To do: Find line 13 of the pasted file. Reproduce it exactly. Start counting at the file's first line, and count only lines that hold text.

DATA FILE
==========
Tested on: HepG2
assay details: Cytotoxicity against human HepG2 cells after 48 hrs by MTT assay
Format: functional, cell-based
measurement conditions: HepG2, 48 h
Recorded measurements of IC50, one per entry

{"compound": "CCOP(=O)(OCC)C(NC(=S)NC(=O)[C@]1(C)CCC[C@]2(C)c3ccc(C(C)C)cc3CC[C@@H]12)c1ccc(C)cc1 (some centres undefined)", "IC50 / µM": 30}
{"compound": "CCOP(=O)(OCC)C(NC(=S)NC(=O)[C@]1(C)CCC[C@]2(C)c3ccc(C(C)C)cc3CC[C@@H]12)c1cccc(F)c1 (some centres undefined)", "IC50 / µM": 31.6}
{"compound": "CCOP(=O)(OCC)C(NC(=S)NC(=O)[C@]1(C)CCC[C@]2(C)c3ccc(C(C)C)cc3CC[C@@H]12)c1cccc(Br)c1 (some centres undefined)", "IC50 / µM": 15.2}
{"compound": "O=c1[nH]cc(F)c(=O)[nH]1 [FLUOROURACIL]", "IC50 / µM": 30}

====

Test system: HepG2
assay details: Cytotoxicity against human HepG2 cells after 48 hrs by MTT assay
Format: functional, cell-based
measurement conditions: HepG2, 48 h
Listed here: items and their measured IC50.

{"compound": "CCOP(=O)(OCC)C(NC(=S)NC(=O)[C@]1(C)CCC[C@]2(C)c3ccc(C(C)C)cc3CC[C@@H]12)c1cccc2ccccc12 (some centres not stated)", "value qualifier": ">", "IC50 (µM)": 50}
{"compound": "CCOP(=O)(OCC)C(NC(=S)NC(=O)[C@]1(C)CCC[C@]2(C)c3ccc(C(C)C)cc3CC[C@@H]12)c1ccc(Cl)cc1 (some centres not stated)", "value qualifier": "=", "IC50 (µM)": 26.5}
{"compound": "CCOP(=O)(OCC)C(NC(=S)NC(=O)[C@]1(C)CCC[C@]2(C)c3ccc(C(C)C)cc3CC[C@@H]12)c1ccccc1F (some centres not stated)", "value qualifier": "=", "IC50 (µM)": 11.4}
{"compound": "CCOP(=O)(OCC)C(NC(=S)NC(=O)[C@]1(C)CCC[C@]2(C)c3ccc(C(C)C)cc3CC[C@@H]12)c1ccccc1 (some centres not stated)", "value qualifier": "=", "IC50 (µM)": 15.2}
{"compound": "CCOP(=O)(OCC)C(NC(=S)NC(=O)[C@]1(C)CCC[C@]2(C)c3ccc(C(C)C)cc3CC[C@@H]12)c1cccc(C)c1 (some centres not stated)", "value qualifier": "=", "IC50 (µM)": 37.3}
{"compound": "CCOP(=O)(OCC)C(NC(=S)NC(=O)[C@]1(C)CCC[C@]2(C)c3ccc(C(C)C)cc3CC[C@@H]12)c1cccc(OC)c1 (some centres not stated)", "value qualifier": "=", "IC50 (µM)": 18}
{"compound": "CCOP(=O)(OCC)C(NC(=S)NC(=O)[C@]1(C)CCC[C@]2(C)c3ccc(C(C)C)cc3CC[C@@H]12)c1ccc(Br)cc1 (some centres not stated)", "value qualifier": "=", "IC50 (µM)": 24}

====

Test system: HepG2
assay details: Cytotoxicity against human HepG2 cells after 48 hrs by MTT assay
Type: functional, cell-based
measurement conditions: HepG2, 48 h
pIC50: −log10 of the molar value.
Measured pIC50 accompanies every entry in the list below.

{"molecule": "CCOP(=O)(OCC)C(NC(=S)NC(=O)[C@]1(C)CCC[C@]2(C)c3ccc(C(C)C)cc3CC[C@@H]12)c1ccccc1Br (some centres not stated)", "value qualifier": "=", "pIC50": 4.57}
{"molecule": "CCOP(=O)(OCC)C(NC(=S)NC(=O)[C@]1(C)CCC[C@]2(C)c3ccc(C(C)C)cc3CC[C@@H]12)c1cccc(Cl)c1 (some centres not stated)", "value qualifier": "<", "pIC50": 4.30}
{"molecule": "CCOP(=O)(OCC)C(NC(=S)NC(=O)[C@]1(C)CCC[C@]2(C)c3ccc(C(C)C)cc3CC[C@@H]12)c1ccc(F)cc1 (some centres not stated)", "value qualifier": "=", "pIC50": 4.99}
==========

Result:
Format: functional, cell-based